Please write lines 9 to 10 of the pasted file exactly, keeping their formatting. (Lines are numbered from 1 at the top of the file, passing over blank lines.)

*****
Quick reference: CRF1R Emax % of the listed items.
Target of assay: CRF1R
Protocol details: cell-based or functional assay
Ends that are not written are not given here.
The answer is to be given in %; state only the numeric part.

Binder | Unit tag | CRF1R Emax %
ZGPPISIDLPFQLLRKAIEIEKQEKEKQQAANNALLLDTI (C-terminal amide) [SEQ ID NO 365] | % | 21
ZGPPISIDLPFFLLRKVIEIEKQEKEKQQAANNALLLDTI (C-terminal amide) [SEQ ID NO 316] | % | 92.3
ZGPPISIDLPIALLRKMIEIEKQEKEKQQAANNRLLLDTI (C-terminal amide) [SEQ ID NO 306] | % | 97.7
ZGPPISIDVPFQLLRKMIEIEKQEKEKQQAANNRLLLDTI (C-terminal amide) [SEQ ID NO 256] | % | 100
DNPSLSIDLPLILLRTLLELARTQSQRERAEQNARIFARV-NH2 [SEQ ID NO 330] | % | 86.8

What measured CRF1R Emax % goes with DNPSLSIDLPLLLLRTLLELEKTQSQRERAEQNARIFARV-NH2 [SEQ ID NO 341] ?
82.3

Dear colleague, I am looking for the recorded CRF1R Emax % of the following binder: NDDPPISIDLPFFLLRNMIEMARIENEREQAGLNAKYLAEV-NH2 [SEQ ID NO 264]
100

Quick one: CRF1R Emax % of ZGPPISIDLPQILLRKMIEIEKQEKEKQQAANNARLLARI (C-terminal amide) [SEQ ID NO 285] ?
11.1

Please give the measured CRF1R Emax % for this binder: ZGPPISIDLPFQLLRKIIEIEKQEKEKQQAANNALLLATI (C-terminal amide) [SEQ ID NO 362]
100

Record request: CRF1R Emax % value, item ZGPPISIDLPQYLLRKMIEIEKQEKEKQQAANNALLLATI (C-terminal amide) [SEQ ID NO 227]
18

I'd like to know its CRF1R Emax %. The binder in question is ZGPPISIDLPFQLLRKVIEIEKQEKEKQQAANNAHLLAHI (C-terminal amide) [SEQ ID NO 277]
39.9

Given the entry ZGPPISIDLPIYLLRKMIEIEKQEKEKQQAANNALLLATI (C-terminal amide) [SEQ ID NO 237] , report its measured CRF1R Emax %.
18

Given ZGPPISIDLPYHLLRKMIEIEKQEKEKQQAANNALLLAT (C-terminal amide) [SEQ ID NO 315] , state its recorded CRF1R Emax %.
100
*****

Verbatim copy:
ZGPPISIDLPIALLRKMIEIEKQEKEKQQAANNRLLLDTI (C-terminal amide) [SEQ ID NO 306] | % | 97.7
ZGPPISIDVPFQLLRKMIEIEKQEKEKQQAANNRLLLDTI (C-terminal amide) [SEQ ID NO 256] | % | 100